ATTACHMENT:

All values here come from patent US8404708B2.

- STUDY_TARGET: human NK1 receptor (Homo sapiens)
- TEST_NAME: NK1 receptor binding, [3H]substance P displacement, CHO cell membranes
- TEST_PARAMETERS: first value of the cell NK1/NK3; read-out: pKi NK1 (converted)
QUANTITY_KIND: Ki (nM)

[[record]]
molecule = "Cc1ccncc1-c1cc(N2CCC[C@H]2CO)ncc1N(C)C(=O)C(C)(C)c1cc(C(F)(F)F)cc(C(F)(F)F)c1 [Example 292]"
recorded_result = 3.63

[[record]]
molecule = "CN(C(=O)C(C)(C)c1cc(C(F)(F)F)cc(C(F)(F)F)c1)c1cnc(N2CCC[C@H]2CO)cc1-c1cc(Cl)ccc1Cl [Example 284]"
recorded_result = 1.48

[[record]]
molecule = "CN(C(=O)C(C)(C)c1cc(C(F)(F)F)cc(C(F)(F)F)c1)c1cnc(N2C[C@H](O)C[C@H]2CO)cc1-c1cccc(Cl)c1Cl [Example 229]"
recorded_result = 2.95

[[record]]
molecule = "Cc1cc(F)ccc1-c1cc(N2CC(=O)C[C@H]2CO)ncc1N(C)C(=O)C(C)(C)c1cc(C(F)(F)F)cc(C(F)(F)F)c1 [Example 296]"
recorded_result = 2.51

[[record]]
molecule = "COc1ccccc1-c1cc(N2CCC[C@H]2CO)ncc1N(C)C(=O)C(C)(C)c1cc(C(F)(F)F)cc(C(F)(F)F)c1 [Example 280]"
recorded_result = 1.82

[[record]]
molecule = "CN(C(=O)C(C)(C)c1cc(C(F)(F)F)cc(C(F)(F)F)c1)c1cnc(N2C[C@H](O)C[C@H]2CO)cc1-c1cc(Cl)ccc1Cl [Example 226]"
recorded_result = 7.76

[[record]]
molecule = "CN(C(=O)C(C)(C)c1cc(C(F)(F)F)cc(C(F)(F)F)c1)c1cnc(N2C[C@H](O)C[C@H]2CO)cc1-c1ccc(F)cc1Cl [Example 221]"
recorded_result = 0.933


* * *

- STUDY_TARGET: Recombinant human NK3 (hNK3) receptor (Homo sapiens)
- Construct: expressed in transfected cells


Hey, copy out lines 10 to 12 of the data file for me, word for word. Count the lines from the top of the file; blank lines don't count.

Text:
molecule = "CN(C(=O)C(C)(C)c1cc(C(F)(F)F)cc(C(F)(F)F)c1)c1cnc(N2CCC[C@H]2CO)cc1-c1cc(Cl)ccc1Cl [Example 284]"
recorded_result = 1.48

[[record]]